Investor confidence that government stimulus and the coronavirus vaccine roll out will boost the economy has left shares of small companies “outpacing their larger counterparts by the widest margin in more than two decades.” This according to a recent article in The Wall Street Journal.
Smaller companies, the article notes, are “more tied to the domestic economy than their large-cap counterparts, which make more money overseas, ” adding that cyclical businesses such as energy, materials, and banking—which were pummeled by the pandemic—are “now powering markets to records.” Further, the leadership of small-caps is demonstrating how traders are “pouring money into investments that they think have more room to climb,” the article notes.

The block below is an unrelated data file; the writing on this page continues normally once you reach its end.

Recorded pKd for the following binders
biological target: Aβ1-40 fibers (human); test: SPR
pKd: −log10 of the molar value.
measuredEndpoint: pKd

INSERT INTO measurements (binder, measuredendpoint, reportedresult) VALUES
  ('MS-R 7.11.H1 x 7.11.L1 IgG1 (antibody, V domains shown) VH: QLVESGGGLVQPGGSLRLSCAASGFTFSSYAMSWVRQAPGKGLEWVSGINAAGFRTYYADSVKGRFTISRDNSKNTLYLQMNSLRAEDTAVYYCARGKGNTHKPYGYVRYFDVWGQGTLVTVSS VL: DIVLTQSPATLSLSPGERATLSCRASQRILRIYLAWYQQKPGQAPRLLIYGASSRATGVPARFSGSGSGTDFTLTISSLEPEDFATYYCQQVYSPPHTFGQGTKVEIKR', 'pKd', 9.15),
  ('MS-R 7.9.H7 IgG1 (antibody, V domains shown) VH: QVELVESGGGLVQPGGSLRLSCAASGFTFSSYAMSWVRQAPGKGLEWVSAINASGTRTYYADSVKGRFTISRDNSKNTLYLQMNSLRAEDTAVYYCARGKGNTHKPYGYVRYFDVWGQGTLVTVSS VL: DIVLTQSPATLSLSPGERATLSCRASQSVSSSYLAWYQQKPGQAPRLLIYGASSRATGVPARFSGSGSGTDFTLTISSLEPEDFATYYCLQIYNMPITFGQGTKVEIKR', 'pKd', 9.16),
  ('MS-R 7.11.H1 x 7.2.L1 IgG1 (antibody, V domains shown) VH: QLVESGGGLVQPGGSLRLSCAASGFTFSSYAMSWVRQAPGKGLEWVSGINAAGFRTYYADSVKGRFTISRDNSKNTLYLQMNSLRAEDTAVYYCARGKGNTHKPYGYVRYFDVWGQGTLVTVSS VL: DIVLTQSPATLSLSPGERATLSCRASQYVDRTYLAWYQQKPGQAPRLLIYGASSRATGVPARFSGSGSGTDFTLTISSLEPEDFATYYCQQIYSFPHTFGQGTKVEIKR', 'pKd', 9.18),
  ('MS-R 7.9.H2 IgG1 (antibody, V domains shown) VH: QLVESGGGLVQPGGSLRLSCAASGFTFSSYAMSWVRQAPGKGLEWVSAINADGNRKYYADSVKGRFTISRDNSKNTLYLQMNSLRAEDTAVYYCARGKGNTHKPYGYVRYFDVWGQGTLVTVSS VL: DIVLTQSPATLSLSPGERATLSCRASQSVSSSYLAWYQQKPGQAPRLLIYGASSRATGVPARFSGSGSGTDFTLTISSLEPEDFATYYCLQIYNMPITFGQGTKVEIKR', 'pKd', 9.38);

But despite bullish economic signals, the article reports that some associate small-cap gains with rising investor speculation. Among them is PNC chief investment strategist Amanda Agati, who expressed skepticism that the trend can continue, arguing that consumer spending and other economic indicators would have to quickly return to pre-pandemic levels to justify the gains: “It really has been a sentiment shift. It’s basically the market’s expectation that significant fiscal stimulus is coming to the rescue.”